Saturday, August 23, 2008

Why Remember the Night of Terror This Tuesday?

This past Thursday, a grandmother-friend who works as an office manager in the education department of one of our campus museums sent me the most unexpected and thought-provoking spam email, especially instructive for those who (like me) are NOT political or social historians. Forgive me if you are yourself an historian (in which case you may want to amend or otherwise critique this history) or if you have already received this email (which may be late in coming to me). I never forward spam, but I did forward this “Message for All Women,” itself an inspiring example of spam activism. All day Thursday and Friday my inbox filled with replies to that spam, from yoga teachers and classmates, girlhood pals, graduate students, and school teachers telling me about their grandmothers’ observations of the events retold in this email or about young students’ responses to it in class that day, and pleading for social events organized this election season around HBO’s 2004 movie starring Hilary Swank, Iron Jawed Angels. Referencing that film as well as a highly informative Library of Congress archive online, this spam email implored its recipients to ask ourselves what the women who struggled to win the right to vote would think of the way we use or don’t use our right today. Any thoughts on that question to share? Have you seen this film? If so, please comment here.

Remember also that not only women—but John Dewey and other men too!—wrote, spoke, and marched for women’s suffrage, a cause intimately connected with that of coeducation. But I don’t think Dewey or many of them suffered for suffrage as some courageous women did on the Night of Terror, only to be labeled “insane” by that “progressive” Democrat U.S. president who sold war as a way of making the world safe for democracy.

Useful to educators, the HBO film’s website and the government archive site both include timelines and pictorial histories of women’s struggle for suffrage and of President Woodrow Wilson’s active opposition to that struggle as he led the U.S. into World War I. It’s worthy of note how war seems to affect political concerns about sex equality. Just as the U.S. suffrage movement had slowed to a halt during the Civil War, some women gave up the struggle for suffrage to take up “war work” during World War I. But Lucy Burns and Alice Paul, religious women (Roman Catholic and Quaker respectively, educated at Vassar College and Swarthmore College respectively) who founded the National Women’s Party, adopted the tactics of British women’s activism for suffrage, organized a counter-inaugural parade, and relentlessly picketed the White House everyday. As a consequence they were arrested for “obstructing sidewalk traffic,” and November 15, 1917 has become known as the Night of Terror. Forty prison guards with their warden’s consent went on a rampage wielding their clubs against the arrested suffragists. They smashed Dora Lewis’s head against an iron bedstead and knocked her out cold, causing her cellmate to have a heart attack. Imprisoned six times, Burns insisted that the incarcerated suffragists, who also included Paul and many others besides Burns herself, were political prisoners. Imprisoned at Occoquan Workhouse in Virginia, the women were fed colorless worm-infested slop for weeks and could only drink water from an open pail; Burns and Paul instigated a hunger strike among the prisoners. Prison officials beat Burns, handcuffed her hands over her head, hung her bleeding overnight, and force-fed the hunger strikers. They tied Paul to a chair, poked tubes down her throat and poured liquid into her until she vomited. Afterwards, these suffragists organized a cross-country speaking tour, the “Prison Special,” to inform the public about their experiences of brutality, their punitive reward for wanting full U.S. citizenship.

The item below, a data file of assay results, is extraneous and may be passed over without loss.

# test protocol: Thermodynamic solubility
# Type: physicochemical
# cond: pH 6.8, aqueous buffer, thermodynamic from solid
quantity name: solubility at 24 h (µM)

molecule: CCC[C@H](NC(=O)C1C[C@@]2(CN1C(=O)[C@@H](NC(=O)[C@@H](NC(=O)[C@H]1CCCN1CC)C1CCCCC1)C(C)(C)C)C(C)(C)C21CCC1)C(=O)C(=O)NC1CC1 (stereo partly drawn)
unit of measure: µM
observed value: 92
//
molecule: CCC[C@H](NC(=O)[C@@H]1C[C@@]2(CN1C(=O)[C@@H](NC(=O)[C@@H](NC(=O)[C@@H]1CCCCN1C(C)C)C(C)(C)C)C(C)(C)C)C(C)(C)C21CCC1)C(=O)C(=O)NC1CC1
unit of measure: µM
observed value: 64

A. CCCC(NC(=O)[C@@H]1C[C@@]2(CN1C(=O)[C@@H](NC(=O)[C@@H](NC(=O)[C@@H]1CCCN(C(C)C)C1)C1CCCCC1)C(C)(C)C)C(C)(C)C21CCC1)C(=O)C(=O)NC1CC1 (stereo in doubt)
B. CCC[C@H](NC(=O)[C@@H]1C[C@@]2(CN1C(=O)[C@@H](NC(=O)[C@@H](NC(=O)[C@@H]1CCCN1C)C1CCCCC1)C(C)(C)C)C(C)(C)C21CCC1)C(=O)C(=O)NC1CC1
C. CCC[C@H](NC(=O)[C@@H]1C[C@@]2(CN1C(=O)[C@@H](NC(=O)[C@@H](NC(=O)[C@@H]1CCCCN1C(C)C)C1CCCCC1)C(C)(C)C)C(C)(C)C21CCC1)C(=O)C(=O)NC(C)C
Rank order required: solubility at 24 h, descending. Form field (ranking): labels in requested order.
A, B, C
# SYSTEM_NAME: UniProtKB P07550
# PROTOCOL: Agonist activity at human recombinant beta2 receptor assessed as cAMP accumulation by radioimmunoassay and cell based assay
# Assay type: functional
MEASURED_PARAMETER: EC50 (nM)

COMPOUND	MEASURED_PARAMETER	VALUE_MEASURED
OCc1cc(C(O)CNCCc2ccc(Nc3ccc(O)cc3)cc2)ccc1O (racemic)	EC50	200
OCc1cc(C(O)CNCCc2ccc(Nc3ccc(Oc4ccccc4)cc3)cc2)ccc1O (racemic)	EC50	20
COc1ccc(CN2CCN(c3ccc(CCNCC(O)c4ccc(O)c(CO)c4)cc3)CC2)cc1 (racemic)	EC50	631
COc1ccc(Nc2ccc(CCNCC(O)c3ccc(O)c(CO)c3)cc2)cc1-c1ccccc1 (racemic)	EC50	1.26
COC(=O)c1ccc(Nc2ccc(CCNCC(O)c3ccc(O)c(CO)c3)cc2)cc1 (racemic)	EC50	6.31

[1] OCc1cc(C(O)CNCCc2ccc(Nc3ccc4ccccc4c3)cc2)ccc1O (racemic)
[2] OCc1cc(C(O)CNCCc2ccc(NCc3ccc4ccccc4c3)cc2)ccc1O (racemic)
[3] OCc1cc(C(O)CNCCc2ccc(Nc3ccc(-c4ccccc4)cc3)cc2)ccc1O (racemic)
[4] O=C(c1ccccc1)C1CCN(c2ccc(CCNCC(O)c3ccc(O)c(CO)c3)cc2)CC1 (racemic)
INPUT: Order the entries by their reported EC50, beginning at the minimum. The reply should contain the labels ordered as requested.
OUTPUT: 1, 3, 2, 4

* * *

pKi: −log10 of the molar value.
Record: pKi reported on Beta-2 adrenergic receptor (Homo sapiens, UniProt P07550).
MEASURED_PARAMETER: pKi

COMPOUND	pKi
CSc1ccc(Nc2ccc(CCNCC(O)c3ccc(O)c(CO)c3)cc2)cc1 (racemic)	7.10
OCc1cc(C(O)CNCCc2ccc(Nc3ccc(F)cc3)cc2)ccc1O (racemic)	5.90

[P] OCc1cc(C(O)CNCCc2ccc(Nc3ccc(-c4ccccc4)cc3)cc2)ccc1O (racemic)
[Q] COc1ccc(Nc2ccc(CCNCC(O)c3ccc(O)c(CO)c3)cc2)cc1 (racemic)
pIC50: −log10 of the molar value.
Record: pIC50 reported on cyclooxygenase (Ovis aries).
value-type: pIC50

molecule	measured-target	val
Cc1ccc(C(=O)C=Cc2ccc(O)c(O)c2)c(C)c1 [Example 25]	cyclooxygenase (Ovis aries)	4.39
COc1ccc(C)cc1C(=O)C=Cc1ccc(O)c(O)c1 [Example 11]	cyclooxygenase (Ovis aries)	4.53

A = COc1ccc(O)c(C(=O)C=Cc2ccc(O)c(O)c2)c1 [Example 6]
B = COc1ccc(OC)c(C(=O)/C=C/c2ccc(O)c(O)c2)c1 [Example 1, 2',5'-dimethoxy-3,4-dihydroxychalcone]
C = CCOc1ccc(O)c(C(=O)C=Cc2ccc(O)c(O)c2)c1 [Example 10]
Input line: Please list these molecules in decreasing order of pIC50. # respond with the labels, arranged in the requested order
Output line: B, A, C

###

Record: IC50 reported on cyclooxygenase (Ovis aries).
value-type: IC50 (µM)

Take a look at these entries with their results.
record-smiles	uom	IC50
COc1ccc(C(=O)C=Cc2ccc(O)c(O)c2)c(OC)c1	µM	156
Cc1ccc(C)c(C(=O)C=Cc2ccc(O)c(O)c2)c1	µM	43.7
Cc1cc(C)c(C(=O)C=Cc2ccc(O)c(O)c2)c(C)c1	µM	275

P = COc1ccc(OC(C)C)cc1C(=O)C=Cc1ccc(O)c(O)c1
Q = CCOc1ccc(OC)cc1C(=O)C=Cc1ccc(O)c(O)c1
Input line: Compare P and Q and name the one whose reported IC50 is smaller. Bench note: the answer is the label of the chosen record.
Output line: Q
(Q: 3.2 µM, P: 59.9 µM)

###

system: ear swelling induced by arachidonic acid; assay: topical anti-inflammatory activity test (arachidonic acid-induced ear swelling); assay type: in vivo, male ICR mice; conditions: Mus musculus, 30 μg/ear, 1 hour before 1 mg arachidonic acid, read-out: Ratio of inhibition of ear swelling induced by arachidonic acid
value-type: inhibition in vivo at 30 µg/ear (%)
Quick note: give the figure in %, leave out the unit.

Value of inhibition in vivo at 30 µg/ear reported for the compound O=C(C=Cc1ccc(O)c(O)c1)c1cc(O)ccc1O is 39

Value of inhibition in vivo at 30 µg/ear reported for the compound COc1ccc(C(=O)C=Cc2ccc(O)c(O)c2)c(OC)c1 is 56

This coming Tuesday, August 26, will be the 88th anniversary of U.S. women’s getting the right to vote, through U.S. Congress’s ratification of the 19th amendment to the U.S. Constitution. Contemplate this fact along with the Night of Terror while watching the Republican and Democratic Party conventions on television this coming month, and share your relevant reflections and observations here.


Anonymous said...

what the gards did was wrong

Anonymous said...

why did the warden alow that to happen? wouldnnt that be illeigal?

Anonymous said...

it was very cruel

Anonymous said...

I can't believe that this really happend. Why did people let it happen?